The fiscal consequences of natural disasters

Research output: Chapter in Book/Report/Conference proceedingChapter


In addition to destroying property and taking lives, extreme weather events can have considerable effects on financial outcomes for governments. Conversely, government policy in the aftermath of a disaster can play an important role in post-disaster recovery. I review the theoretical and empirical effects of natural disasters on various components of a local, regional, or national government's budget. Although a wide range of post-disaster dynamics are theoretically possible, empirical research finds consistently that disasters increase short-run government expenditures and decrease tax revenues at the country level, with some important exceptions. When considering subnational governments, tax revenues are generally unaffected by disasters and increased expenditures are financed largely by transfers from central governments. Foreign aid flows comprise an important source of funding for the central governments of poorer countries. Unfortunately, we know little about returns on mitigation spending or about the effects of additional post-disaster expenditures on economic outcomes, making it difficult to determine the optimal fiscal policy, either prior to or in the aftermath of a natural disaster.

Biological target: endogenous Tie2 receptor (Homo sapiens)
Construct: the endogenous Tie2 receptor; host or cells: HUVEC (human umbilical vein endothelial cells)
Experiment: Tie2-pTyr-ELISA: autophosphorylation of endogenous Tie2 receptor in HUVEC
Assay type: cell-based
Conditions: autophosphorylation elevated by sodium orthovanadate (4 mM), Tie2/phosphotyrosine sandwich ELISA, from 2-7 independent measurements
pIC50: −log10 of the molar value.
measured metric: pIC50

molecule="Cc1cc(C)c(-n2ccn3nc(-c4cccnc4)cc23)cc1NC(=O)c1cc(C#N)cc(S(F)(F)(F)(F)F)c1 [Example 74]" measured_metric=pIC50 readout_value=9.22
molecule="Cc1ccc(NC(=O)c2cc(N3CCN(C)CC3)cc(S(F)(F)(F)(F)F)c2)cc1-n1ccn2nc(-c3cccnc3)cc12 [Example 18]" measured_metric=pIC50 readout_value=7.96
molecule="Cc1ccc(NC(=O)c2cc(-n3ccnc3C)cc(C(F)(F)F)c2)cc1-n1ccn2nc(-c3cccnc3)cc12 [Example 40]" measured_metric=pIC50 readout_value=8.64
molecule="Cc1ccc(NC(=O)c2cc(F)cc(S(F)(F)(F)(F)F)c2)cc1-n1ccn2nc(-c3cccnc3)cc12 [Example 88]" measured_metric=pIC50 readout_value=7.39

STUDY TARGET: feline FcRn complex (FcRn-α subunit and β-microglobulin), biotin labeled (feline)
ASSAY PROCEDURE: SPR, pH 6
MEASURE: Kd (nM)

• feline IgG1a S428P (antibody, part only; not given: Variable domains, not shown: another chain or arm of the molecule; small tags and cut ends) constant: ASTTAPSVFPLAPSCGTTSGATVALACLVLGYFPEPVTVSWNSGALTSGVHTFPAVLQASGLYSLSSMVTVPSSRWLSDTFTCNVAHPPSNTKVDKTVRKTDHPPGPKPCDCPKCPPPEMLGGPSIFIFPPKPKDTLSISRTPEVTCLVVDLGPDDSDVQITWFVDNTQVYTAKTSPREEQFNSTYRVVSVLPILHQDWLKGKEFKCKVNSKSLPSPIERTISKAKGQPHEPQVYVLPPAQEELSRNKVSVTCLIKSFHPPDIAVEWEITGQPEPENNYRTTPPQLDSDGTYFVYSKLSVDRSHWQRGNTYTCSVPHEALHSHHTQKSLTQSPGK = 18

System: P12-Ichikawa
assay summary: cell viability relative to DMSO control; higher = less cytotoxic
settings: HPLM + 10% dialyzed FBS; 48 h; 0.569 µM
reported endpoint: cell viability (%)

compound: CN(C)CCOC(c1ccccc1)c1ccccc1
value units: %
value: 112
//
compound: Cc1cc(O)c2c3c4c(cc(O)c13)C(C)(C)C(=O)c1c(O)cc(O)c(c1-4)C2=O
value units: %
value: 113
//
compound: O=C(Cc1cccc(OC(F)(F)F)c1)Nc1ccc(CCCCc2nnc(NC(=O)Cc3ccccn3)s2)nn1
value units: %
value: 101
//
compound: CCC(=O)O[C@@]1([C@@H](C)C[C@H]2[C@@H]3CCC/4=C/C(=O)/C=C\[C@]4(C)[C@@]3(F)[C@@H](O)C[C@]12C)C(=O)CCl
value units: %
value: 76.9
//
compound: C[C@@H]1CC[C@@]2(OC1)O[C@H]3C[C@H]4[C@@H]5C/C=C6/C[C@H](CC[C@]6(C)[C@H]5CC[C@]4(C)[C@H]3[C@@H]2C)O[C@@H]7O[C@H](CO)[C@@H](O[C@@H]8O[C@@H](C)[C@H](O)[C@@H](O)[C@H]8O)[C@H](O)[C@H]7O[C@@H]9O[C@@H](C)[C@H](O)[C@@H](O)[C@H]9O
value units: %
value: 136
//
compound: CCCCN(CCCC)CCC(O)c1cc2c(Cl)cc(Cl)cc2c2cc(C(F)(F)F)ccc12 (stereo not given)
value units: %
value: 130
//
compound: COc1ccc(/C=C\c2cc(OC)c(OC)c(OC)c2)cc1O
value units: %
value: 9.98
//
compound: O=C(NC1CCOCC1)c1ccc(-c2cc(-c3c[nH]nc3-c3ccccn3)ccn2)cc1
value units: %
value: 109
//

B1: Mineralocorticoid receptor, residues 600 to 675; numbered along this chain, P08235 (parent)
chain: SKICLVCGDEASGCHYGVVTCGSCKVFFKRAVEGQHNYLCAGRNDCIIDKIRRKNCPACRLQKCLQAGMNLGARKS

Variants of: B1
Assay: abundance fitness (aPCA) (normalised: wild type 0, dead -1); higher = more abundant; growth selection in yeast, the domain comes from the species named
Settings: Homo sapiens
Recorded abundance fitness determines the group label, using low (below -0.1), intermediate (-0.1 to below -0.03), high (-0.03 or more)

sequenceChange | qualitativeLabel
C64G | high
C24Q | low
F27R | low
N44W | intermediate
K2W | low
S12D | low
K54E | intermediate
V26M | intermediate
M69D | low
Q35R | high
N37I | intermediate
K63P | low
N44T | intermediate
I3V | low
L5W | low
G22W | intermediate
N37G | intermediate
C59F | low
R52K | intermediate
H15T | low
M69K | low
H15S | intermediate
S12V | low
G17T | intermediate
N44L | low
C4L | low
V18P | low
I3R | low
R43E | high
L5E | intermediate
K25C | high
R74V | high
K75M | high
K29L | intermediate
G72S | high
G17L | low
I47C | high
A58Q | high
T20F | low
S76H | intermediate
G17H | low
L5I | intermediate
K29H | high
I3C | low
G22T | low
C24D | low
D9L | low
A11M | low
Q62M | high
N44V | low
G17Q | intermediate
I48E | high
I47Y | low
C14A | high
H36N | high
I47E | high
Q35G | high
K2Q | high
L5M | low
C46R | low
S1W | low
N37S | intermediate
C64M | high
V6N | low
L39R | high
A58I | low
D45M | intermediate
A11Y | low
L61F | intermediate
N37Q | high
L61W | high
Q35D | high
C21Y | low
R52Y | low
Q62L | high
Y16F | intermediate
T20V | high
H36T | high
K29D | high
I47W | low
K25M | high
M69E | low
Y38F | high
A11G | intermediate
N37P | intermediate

Original languageEnglish (US)
Title of host publicationHandbook on the Economics of Disasters
EditorsMark Skidmore
PublisherEdward Elgar Publishing
Number of pages21
ISBN (Electronic)9781839103735
ISBN (Print)9781839103728
StatePublished - Oct 18 2022


  • Natural disasters
  • Climate change
  • Extreme weather events
  • Fiscal effects

ASJC Scopus subject areas

  • General Environmental Science
  • Economics, Econometrics and Finance(all)
  • General Social Sciences


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